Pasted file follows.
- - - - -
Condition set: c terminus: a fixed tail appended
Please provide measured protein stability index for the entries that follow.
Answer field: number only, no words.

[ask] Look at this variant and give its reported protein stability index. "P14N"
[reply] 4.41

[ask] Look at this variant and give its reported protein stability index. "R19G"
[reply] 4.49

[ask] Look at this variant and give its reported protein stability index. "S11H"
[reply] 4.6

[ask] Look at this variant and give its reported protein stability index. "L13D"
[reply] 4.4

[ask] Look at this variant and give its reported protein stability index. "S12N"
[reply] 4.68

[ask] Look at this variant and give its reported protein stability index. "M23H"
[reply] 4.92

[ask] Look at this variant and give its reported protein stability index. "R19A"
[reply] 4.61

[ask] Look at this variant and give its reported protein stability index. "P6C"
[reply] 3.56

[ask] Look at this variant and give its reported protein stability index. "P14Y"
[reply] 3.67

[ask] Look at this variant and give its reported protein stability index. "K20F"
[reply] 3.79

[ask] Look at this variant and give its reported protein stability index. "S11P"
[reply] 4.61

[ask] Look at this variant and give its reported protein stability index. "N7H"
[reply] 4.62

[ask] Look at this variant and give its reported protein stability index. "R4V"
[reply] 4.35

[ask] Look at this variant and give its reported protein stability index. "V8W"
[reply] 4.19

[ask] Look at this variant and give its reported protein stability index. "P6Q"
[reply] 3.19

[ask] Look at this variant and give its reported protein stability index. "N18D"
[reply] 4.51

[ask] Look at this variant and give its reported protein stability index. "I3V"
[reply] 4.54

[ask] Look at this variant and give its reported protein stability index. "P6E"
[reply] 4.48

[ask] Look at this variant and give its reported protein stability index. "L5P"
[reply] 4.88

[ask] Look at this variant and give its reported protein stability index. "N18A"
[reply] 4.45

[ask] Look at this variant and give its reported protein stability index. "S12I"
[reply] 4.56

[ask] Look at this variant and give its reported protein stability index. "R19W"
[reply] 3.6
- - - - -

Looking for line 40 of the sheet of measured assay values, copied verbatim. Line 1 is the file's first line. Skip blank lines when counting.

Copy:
[ask] Look at this variant and give its reported protein stability index. "L5P"